thOklahoma Firefighters’ Pension & Retirement System v. Citigroup, Inc., C.A. No. 9587-ML (VCN) (Del. Ch. Apr. 24, 2015).

This Delaware Court of Chancery opinion allowed an inspection of books and records pursuant to DGCL Section 220 in order to investigate mismanagement and possible breaches of fiduciary duty by the directors and officers of Citigroup in connection with allegations of fraud by its Mexican subsidiary.  The plaintiff also sought to investigate, in contemplation of derivative litigation, the disinterest of the board to determine whether pre-suit demand would be excused.  It is not surprising that such a demand would be granted in light of the many exhortations by the Delaware courts that Section 220 should be used prior to filing a plenary complaint asserting Caremark claims.

More noteworthy is a practical commentary on procedural points.  The initial demand pursuant to DGCL Section 220 was made on March 17, 2014.  A trial on the paper record was held in June 2014 before a Master in Chancery.  Exceptions to the prompt decision of the Master were submitted by Citigroup after which the parties briefed those exceptions and the Master promptly issued a Final Report and recommendation.  In October 2014, Citigroup filed its Notice of Exception to the Master’s Final Report.  The final arguments were submitted to the Court of Chancery in December and this decision followed.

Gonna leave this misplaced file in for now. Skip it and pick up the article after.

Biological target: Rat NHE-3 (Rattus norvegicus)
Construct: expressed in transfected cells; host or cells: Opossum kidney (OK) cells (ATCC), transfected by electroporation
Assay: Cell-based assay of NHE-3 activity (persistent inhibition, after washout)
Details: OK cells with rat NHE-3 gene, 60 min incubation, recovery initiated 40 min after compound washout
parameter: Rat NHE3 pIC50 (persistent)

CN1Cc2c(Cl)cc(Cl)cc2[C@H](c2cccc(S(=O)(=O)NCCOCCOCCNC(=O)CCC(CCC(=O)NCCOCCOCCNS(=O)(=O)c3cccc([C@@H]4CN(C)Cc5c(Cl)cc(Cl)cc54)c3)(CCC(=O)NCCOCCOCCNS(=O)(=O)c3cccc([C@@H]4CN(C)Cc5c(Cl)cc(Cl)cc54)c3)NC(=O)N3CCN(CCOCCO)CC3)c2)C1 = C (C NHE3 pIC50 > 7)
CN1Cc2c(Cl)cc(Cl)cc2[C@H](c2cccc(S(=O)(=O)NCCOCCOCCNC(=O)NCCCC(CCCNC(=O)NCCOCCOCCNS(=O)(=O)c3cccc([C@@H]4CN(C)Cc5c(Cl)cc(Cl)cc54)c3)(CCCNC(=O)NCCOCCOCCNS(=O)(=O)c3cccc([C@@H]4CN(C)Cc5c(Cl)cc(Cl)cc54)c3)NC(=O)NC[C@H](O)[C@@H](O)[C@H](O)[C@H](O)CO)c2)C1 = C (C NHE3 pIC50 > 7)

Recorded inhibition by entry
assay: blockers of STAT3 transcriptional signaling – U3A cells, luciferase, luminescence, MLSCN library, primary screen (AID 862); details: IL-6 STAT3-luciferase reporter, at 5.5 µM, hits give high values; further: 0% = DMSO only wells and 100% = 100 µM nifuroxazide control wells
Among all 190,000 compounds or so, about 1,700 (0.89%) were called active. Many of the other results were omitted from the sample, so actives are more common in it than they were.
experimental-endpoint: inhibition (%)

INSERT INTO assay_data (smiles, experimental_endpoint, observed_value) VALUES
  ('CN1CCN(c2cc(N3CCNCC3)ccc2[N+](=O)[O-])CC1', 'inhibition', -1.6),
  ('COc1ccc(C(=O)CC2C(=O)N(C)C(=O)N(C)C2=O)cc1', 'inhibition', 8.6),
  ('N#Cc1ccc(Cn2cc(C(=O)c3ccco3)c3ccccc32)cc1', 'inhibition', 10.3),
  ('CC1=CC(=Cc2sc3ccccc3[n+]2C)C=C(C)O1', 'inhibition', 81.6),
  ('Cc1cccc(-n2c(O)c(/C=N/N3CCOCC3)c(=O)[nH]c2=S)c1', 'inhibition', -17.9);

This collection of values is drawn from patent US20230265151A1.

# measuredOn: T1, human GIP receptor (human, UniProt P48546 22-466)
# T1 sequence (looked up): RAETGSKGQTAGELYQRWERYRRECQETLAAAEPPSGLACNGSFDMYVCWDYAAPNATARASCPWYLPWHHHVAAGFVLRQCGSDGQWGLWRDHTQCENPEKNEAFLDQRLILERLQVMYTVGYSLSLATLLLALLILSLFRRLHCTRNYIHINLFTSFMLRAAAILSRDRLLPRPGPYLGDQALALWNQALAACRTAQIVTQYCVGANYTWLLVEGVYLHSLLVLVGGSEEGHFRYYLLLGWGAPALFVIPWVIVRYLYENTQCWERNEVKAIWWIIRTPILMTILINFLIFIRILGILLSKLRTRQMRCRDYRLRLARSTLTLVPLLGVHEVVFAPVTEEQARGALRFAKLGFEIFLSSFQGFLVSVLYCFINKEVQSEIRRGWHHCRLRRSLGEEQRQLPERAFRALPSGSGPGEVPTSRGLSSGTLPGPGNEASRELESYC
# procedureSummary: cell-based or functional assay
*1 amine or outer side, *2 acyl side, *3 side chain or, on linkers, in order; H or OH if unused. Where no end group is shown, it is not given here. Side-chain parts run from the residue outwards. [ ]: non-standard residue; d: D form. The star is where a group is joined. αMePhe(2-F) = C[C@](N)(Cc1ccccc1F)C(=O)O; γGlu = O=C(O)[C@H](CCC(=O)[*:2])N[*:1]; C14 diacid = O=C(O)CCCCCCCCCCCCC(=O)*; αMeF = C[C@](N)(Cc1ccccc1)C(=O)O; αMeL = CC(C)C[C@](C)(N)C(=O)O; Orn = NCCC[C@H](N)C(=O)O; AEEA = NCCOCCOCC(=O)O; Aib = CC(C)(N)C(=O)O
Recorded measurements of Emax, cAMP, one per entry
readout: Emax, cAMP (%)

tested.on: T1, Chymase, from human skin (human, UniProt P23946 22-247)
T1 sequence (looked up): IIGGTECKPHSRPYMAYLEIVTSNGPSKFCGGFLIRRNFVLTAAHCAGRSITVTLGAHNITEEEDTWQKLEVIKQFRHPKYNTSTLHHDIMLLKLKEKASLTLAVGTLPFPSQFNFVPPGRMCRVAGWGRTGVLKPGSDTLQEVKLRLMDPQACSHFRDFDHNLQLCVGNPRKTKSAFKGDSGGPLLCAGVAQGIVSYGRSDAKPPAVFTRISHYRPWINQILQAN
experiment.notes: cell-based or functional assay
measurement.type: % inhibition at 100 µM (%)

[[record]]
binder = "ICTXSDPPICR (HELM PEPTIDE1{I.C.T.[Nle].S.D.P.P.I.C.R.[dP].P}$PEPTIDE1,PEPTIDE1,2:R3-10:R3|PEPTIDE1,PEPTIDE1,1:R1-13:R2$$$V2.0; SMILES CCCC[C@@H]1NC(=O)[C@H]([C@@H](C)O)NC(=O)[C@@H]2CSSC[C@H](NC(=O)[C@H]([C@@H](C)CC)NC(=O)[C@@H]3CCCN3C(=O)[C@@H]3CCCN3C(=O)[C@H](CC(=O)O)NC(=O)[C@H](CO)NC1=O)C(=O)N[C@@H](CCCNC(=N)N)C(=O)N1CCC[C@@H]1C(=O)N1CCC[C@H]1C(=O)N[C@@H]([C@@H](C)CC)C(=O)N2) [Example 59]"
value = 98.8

The point is, that it took more than a year, through no fault of the court, to reach a final decision — and after all that effort, including the work of no less than seven attorneys (listed on the first page of the opinion) from three offices of an AmLaw 100 Law Firm opposing the demand, the winning plaintiff now enjoys the prize of having the right to receive documents that it hopes will support a claim in a plenary lawsuit.  So much for a statute that appears on its face to be simple to use and which provides for summary proceedings. The many cases highlighted on these pages on this topic suggest that Section 220 litigation is not always simple corporate litigation.